Human trafficking: the United Nations defines it as a crime against humanity.
It involves an act of recruiting, transporting, transferring, harboring or receiving a person through the use of force, coercion or other means, for the purpose of exploiting them.
Between 100,000 and 300,000 children in the United States are victims of sexual exploitation each year, Sunnyside's Promise Case Manager Suzi Carpino stressed at yesterday's Human Trafficking Awareness symposium held at the Sunnyside Community Center.
On average, girls are first exploited for commercial sex, between the ages of 12 and 14 years old, while boys are taken at the ages of 11 to 13.
"Girls are recruited at home, or on their way to school by boys and men they know and their girlfriends, and some also known as pimps," Carpino said. "These people love and lure them in with promises of manicures, haircuts and clothing."
But does it happen here in the Lower Valley? Carpino says yes, it does.
She says although human trafficking looks different in the Lower Valley than it does in Yakima, Seattle or even Asia, it still occurs here on a daily basis.
As human trafficking relates to criminal gang culture, "They (the children) are being traded for guns, drugs or money," Carpino said.
In gang culture, she says, members have to maintain certain statuses, and for some, that means providing sex acts to others for drugs, guns or money.
"They don't think of it as prostitution, but there is no such thing as a child prostitute," Carpino added. "Kids don't choose to be prostitutes, people prostitute them."
Sunnyside's Promise, Carpino and several trafficking task forces in Yakima and Benton counties are working this year to distribute information in hopes to increase awareness of the human trafficking industry and its ties with child gang recruitment.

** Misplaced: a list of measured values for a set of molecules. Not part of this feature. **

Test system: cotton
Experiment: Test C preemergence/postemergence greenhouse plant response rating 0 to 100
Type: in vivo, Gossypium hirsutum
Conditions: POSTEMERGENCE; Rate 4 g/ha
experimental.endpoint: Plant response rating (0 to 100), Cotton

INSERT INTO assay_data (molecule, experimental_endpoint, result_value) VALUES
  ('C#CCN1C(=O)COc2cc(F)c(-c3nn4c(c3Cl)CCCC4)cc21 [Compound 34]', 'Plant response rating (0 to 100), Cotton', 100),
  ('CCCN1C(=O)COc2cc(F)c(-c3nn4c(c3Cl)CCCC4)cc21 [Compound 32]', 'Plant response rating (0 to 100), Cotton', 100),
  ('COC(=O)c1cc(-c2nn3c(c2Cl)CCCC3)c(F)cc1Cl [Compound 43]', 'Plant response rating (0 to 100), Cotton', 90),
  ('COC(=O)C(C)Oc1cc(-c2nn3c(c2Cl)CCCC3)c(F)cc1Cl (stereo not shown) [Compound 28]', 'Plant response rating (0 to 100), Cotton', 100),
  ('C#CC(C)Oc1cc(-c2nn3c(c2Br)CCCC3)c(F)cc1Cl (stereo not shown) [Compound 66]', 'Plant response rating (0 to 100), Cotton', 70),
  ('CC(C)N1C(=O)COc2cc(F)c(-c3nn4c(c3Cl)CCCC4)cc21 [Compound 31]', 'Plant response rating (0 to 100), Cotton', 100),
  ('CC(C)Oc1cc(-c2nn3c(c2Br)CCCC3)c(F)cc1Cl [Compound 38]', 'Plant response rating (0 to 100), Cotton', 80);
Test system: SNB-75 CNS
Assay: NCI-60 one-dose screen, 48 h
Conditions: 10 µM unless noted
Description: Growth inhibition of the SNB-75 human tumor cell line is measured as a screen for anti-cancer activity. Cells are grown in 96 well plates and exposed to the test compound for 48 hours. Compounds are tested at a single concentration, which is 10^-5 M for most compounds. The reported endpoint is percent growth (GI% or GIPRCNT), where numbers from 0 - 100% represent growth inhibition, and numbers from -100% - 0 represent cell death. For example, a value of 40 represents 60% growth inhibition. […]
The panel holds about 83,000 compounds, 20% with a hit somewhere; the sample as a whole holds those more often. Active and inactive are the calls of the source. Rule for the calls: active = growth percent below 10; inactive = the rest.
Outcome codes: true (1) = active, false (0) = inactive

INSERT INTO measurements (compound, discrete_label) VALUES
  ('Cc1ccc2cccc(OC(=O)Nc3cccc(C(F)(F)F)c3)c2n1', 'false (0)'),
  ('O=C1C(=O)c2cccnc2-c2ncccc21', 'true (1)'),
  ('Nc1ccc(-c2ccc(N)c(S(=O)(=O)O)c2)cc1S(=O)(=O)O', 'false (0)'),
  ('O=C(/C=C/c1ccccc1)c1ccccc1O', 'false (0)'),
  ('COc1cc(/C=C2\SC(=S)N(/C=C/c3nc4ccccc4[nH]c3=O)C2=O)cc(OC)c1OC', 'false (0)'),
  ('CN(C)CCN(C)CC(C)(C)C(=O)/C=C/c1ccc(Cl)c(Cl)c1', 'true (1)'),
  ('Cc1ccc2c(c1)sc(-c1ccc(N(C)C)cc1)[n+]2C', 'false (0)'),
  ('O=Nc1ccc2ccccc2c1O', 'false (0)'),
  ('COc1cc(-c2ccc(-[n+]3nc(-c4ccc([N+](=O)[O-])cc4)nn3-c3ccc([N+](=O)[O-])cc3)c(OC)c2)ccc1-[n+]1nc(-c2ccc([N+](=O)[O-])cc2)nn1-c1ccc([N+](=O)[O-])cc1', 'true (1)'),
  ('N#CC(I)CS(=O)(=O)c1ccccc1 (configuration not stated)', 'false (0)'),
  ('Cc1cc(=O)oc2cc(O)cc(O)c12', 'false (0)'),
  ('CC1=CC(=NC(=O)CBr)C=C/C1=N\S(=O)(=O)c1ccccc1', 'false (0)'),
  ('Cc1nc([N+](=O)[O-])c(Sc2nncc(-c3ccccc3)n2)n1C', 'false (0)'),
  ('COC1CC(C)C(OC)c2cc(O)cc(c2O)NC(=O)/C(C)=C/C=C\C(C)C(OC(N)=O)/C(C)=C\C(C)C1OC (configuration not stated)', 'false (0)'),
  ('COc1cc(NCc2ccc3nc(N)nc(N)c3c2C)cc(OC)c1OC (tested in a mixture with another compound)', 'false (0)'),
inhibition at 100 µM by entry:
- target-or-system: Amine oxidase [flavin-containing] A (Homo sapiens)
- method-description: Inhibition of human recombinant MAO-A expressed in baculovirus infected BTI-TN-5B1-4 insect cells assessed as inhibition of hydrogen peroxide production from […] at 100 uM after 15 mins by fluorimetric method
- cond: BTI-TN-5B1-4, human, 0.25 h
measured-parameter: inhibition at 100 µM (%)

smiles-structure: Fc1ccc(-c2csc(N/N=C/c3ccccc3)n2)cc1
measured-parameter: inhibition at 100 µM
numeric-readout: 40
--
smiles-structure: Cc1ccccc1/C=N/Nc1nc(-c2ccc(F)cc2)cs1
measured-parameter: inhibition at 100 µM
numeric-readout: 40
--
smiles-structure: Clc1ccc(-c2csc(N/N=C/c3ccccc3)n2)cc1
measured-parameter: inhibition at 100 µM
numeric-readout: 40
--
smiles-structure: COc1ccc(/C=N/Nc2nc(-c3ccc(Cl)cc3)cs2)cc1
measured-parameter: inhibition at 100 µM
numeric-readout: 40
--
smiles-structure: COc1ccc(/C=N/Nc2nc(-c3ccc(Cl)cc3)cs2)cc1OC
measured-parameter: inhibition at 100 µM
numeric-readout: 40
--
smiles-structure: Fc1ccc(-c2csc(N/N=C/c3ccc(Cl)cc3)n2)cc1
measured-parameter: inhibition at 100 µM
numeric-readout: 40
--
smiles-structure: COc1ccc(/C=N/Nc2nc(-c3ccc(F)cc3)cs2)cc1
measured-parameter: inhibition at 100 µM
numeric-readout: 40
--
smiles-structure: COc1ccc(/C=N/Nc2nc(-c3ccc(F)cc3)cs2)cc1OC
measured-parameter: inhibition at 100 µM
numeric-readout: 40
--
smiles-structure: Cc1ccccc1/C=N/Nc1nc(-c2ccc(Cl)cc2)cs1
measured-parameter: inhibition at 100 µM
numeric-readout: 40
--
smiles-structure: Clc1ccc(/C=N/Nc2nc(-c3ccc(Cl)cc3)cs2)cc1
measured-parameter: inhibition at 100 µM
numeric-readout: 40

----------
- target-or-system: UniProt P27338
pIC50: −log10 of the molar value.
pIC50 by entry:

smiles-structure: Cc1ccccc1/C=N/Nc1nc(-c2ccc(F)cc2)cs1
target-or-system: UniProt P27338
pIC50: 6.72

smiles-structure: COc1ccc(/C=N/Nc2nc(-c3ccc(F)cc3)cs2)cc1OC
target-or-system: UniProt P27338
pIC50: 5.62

Carpino asks citizens to "do their part," and ask questions.
"Together, once we get it, we can start fighting it," she added.
The questions to ask, according to the National Human Trafficking Resource Center, include whether there is evidence of the individual being controlled, bruises or signs of physical abuse, fear or depression, whether the individual is speaking on their own behalf, or not able to speak English at all and whether or not the individual has a passport or identification documents.
For homegrown victims, Carpino says to keep eyes and ears open.
"Most people (have a gut feeling) when something's not right," she said. "But if we all do our part and come together, we can make a difference; it's working in other areas."
For more information on missing persons, visit www.missingkids.com.
Carpino says if the community rallies together to fight for local children, some might be found, saved and even protected.
"Because it truly does take a village to raise a family," she said.
Amber Schlenker/Daily Sun News
Sunnyside's Promise Case Manager Suzi Carpino listens as Maria Elena Mojica (right) tells the story of her missing daughter, Jessica Mojica Estrada. Almost one year ago the Sunnyside teen (now age 14) went missing. "I want to tell my daughter I miss her and just want her home," Mojica said. Estrada is listed with the National Center for Missing and Exploited Children and the Washington State Patrol Missing Persons Unit. The teen's photo can be found at www.misskingkids.com. Anyone with information regarding the teen's whereabouts is urged to phone the Sunnyside Police Department at 836-6200, the Washington State Patrol's Missing Persons Unit at 1-800-543-5678 or the National Center for Missing and Exploited Children at 1-800-843-5678.
1 Amber Schlenker 1/12/2012 3:27 PM